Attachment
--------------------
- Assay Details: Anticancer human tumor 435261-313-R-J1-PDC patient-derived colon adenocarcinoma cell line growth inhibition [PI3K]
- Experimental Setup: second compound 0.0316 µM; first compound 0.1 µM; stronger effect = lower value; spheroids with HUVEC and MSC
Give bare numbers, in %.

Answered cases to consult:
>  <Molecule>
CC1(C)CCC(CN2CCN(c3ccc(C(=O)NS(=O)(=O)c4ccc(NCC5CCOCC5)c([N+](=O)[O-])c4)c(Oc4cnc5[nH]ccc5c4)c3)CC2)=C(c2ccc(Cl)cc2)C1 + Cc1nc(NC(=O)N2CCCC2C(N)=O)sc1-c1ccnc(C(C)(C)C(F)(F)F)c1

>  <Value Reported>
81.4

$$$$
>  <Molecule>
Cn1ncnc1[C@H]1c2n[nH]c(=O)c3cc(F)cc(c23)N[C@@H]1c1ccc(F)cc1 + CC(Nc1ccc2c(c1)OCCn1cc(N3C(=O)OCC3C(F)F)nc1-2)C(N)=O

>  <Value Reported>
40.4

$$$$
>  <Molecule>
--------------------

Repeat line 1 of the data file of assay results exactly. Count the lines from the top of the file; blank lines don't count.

- Assay Details: Anticancer human tumor 435261-313-R-J1-PDC patient-derived colon adenocarcinoma cell line growth inhibition [PI3K]